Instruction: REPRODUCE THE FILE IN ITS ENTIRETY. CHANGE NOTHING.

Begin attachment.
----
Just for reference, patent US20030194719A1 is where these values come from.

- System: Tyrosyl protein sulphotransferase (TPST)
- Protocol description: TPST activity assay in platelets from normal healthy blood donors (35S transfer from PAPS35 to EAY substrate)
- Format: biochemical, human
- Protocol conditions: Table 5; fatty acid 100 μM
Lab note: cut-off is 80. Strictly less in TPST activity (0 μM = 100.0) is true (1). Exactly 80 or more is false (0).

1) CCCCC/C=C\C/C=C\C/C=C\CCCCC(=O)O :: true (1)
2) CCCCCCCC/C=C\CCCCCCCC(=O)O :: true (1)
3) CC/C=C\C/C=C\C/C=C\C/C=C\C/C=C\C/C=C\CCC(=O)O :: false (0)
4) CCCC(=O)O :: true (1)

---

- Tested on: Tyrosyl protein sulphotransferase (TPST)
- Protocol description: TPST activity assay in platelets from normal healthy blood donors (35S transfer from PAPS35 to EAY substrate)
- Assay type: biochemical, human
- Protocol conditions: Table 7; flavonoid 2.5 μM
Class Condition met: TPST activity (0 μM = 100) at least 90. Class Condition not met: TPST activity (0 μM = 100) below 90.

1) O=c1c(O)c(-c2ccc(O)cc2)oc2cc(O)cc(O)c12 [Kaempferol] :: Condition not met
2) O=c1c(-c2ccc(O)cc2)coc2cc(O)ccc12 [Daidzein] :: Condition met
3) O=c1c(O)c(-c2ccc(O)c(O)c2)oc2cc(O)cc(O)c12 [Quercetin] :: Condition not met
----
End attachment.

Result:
Just for reference, patent US20030194719A1 is where these values come from.

- System: Tyrosyl protein sulphotransferase (TPST)
- Protocol description: TPST activity assay in platelets from normal healthy blood donors (35S transfer from PAPS35 to EAY substrate)
- Format: biochemical, human
- Protocol conditions: Table 5; fatty acid 100 μM
Lab note: cut-off is 80. Strictly less in TPST activity (0 μM = 100.0) is true (1). Exactly 80 or more is false (0).

1) CCCCC/C=C\C/C=C\C/C=C\CCCCC(=O)O :: true (1)
2) CCCCCCCC/C=C\CCCCCCCC(=O)O :: true (1)
3) CC/C=C\C/C=C\C/C=C\C/C=C\C/C=C\C/C=C\CCC(=O)O :: false (0)
4) CCCC(=O)O :: true (1)

---

- Tested on: Tyrosyl protein sulphotransferase (TPST)
- Protocol description: TPST activity assay in platelets from normal healthy blood donors (35S transfer from PAPS35 to EAY substrate)
- Assay type: biochemical, human
- Protocol conditions: Table 7; flavonoid 2.5 μM
Class Condition met: TPST activity (0 μM = 100) at least 90. Class Condition not met: TPST activity (0 μM = 100) below 90.

1) O=c1c(O)c(-c2ccc(O)cc2)oc2cc(O)cc(O)c12 [Kaempferol] :: Condition not met
2) O=c1c(-c2ccc(O)cc2)coc2cc(O)ccc12 [Daidzein] :: Condition met
3) O=c1c(O)c(-c2ccc(O)c(O)c2)oc2cc(O)cc(O)c12 [Quercetin] :: Condition not met